Therefore, the minimum solution would be to introduce into the Brussels Ia Regulation the forum necessitatis which allows victims to bring an action in front of the court of a EU Member State, irrespective of the existence of a co-defendant domiciled in an EU Member State, but on condition that they can show that it is impossible to bring the case before another court. The rule is devised as an exceptional rule. If the European legislator wanted to go further, (it is the present writer’s opinion that this is desirable), they should introduce, in addition, the co-defendants rule, which makes it easier to bring an action, without the need to show the impossibility of seizing another court, but provided that a European defendant is also involved in the proceedings and that the claims are related. This approach has been adopted by several recent initiatives. The latest version (August 2020) of the draft binding treaty on business and human rights negotiated within the UN framework contains both rules. The same is true of the GEDIP recommendation to the European Commission. Considering the fact that England has often been described as a magnet forum for this type of litigation, it is interesting to note that in all these proposals, contrary to the English system, the two grounds of jurisdiction (presence of a forum-based co-defendant and the risk of denial of justice) are two separate grounds of jurisdiction. This indeed seems to be a better solution. Another difference lies in the fact that the English system takes into account the risk of substantial denial of justice whereas the forum necessitatis focuses on the impossibility to seize another court. However, the two systems might be closer than they seem at first sight. The impossibility to seize another court can be characterized if the claimant can not “reasonably” seize another court. This is an open door for consideration of a risk of substantial denial of justice. In a nutshell, it appears that the attractivity of the English forum does not lie in rules on jurisdiction.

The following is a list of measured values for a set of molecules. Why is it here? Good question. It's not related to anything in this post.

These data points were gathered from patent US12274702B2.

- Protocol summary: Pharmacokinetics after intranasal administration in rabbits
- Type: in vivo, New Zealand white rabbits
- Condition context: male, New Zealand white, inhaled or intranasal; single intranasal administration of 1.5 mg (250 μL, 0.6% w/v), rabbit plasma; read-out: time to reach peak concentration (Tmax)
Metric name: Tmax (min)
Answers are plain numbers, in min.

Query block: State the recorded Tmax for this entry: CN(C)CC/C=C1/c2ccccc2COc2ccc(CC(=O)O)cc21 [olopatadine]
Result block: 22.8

Parallel Litigation

Another important question relating to jurisdiction is the question of parallel proceedings. The Mariana Dam case recently brought in front of the English courts shed light upon this question. In the aftermath of the worst environmental disaster in the history of Brazil, an action was brought in the UK against the Anglo-Australian mining multinational BHP. It was initially rejected, but has been reopened in July 2021 under exceptional appeals legislations (CPR 52.30) in order to “avoid real injustice”. The way lis pendens and the related actions exceptions are treated is very important. In addition to the problem of parallel litigation brought by victims both in the host and in the home country, It is vital to make sure that they are not transformed into weapons by potential defendants seeking declarations of non-liability in non-member States and then invoking the lis pendens or related actions exception. However, one may consider that the tools that already exist in the Bia regulation are satisfactory and that no legislative reform is needed on this point. Although relying on the conditions of recognition and the concept of “good administration of justice” can seem a bit vague, it is submitted that a certain degree of judicial discretion is inevitable.

Applicable Law